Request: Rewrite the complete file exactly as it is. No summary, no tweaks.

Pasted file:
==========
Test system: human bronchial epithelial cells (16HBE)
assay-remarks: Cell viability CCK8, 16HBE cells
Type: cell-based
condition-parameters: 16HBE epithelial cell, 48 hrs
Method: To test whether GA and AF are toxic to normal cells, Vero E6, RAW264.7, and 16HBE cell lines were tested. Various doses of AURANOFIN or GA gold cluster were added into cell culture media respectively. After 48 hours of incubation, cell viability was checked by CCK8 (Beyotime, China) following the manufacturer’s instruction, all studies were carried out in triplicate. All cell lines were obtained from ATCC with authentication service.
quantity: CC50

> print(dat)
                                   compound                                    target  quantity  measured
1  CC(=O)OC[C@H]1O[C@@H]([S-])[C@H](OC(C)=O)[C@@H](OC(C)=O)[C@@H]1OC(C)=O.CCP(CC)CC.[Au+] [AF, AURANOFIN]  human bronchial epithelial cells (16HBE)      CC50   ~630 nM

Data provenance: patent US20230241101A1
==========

Test system: human bronchial epithelial cells (16HBE)
assay-remarks: Cell viability CCK8, 16HBE cells
Type: cell-based
condition-parameters: 16HBE epithelial cell, 48 hrs
Method: To test whether GA and AF are toxic to normal cells, Vero E6, RAW264.7, and 16HBE cell lines were tested. Various doses of AURANOFIN or GA gold cluster were added into cell culture media respectively. After 48 hours of incubation, cell viability was checked by CCK8 (Beyotime, China) following the manufacturer’s instruction, all studies were carried out in triplicate. All cell lines were obtained from ATCC with authentication service.
quantity: CC50

> print(dat)
                                   compound                                    target  quantity  measured
1  CC(=O)OC[C@H]1O[C@@H]([S-])[C@H](OC(C)=O)[C@@H](OC(C)=O)[C@@H]1OC(C)=O.CCP(CC)CC.[Au+] [AF, AURANOFIN]  human bronchial epithelial cells (16HBE)      CC50   ~630 nM

Data provenance: patent US20230241101A1